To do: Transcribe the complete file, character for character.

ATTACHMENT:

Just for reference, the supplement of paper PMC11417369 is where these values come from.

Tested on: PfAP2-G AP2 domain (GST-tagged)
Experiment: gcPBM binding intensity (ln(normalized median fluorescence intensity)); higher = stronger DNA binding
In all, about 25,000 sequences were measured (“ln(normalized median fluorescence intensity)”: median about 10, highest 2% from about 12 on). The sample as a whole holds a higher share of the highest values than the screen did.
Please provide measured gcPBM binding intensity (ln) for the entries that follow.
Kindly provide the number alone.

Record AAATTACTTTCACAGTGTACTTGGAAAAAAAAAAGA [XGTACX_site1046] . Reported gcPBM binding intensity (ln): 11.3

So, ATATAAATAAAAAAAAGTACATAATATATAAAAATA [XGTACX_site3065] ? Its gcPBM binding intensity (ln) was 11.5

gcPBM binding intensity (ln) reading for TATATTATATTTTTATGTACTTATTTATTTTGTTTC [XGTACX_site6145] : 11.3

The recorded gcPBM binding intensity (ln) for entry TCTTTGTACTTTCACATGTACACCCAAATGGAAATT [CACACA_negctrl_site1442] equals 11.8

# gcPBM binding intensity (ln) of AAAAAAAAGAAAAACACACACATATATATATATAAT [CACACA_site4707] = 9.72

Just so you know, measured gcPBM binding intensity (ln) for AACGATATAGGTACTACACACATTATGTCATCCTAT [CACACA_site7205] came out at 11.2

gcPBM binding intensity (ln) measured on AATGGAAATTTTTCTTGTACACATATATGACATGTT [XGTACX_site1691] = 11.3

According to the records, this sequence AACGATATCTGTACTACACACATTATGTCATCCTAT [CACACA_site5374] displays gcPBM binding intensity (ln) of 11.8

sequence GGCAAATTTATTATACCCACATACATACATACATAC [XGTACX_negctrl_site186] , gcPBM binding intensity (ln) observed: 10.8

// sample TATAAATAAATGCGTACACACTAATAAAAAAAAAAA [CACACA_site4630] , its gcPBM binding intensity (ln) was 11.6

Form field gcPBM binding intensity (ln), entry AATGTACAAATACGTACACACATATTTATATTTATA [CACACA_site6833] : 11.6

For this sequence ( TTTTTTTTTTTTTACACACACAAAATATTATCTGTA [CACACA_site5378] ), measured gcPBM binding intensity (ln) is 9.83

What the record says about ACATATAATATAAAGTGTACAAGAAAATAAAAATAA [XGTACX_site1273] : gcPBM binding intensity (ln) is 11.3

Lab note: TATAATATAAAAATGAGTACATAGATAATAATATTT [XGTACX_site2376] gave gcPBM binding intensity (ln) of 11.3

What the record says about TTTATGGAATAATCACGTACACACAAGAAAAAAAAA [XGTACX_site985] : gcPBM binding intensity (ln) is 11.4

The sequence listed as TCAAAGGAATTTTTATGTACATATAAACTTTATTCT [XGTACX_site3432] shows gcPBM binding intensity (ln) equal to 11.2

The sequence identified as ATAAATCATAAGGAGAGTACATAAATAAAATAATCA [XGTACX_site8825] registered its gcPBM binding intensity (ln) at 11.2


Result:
Just for reference, the supplement of paper PMC11417369 is where these values come from.

Tested on: PfAP2-G AP2 domain (GST-tagged)
Experiment: gcPBM binding intensity (ln(normalized median fluorescence intensity)); higher = stronger DNA binding
In all, about 25,000 sequences were measured (“ln(normalized median fluorescence intensity)”: median about 10, highest 2% from about 12 on). The sample as a whole holds a higher share of the highest values than the screen did.
Please provide measured gcPBM binding intensity (ln) for the entries that follow.
Kindly provide the number alone.

Record AAATTACTTTCACAGTGTACTTGGAAAAAAAAAAGA [XGTACX_site1046] . Reported gcPBM binding intensity (ln): 11.3

So, ATATAAATAAAAAAAAGTACATAATATATAAAAATA [XGTACX_site3065] ? Its gcPBM binding intensity (ln) was 11.5

gcPBM binding intensity (ln) reading for TATATTATATTTTTATGTACTTATTTATTTTGTTTC [XGTACX_site6145] : 11.3

The recorded gcPBM binding intensity (ln) for entry TCTTTGTACTTTCACATGTACACCCAAATGGAAATT [CACACA_negctrl_site1442] equals 11.8

# gcPBM binding intensity (ln) of AAAAAAAAGAAAAACACACACATATATATATATAAT [CACACA_site4707] = 9.72

Just so you know, measured gcPBM binding intensity (ln) for AACGATATAGGTACTACACACATTATGTCATCCTAT [CACACA_site7205] came out at 11.2

gcPBM binding intensity (ln) measured on AATGGAAATTTTTCTTGTACACATATATGACATGTT [XGTACX_site1691] = 11.3

According to the records, this sequence AACGATATCTGTACTACACACATTATGTCATCCTAT [CACACA_site5374] displays gcPBM binding intensity (ln) of 11.8

sequence GGCAAATTTATTATACCCACATACATACATACATAC [XGTACX_negctrl_site186] , gcPBM binding intensity (ln) observed: 10.8

// sample TATAAATAAATGCGTACACACTAATAAAAAAAAAAA [CACACA_site4630] , its gcPBM binding intensity (ln) was 11.6

Form field gcPBM binding intensity (ln), entry AATGTACAAATACGTACACACATATTTATATTTATA [CACACA_site6833] : 11.6

For this sequence ( TTTTTTTTTTTTTACACACACAAAATATTATCTGTA [CACACA_site5378] ), measured gcPBM binding intensity (ln) is 9.83

What the record says about ACATATAATATAAAGTGTACAAGAAAATAAAAATAA [XGTACX_site1273] : gcPBM binding intensity (ln) is 11.3

Lab note: TATAATATAAAAATGAGTACATAGATAATAATATTT [XGTACX_site2376] gave gcPBM binding intensity (ln) of 11.3

What the record says about TTTATGGAATAATCACGTACACACAAGAAAAAAAAA [XGTACX_site985] : gcPBM binding intensity (ln) is 11.4

The sequence listed as TCAAAGGAATTTTTATGTACATATAAACTTTATTCT [XGTACX_site3432] shows gcPBM binding intensity (ln) equal to 11.2

The sequence identified as ATAAATCATAAGGAGAGTACATAAATAAAATAATCA [XGTACX_site8825] registered its gcPBM binding intensity (ln) at 11.2